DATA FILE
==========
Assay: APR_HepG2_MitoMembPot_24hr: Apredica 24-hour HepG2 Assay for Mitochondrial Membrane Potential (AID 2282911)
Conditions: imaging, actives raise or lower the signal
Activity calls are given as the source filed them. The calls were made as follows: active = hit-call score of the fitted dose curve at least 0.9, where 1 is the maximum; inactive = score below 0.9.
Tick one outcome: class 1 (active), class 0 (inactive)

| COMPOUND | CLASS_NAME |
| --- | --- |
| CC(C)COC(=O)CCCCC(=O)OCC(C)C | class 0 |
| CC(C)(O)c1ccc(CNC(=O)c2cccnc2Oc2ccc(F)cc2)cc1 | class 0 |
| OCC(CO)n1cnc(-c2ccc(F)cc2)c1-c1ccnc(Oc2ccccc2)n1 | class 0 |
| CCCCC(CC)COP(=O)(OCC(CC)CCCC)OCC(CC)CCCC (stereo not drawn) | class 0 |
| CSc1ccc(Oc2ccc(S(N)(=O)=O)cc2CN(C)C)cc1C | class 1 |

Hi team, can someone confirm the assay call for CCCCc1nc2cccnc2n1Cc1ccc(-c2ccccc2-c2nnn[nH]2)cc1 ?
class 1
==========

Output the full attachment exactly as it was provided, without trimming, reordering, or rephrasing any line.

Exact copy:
Assay: APR_HepG2_MitoMembPot_24hr: Apredica 24-hour HepG2 Assay for Mitochondrial Membrane Potential (AID 2282911)
Conditions: imaging, actives raise or lower the signal
Activity calls are given as the source filed them. The calls were made as follows: active = hit-call score of the fitted dose curve at least 0.9, where 1 is the maximum; inactive = score below 0.9.
Tick one outcome: class 1 (active), class 0 (inactive)

| COMPOUND | CLASS_NAME |
| --- | --- |
| CC(C)COC(=O)CCCCC(=O)OCC(C)C | class 0 |
| CC(C)(O)c1ccc(CNC(=O)c2cccnc2Oc2ccc(F)cc2)cc1 | class 0 |
| OCC(CO)n1cnc(-c2ccc(F)cc2)c1-c1ccnc(Oc2ccccc2)n1 | class 0 |
| CCCCC(CC)COP(=O)(OCC(CC)CCCC)OCC(CC)CCCC (stereo not drawn) | class 0 |
| CSc1ccc(Oc2ccc(S(N)(=O)=O)cc2CN(C)C)cc1C | class 1 |

Hi team, can someone confirm the assay call for CCCCc1nc2cccnc2n1Cc1ccc(-c2ccccc2-c2nnn[nH]2)cc1 ?
class 1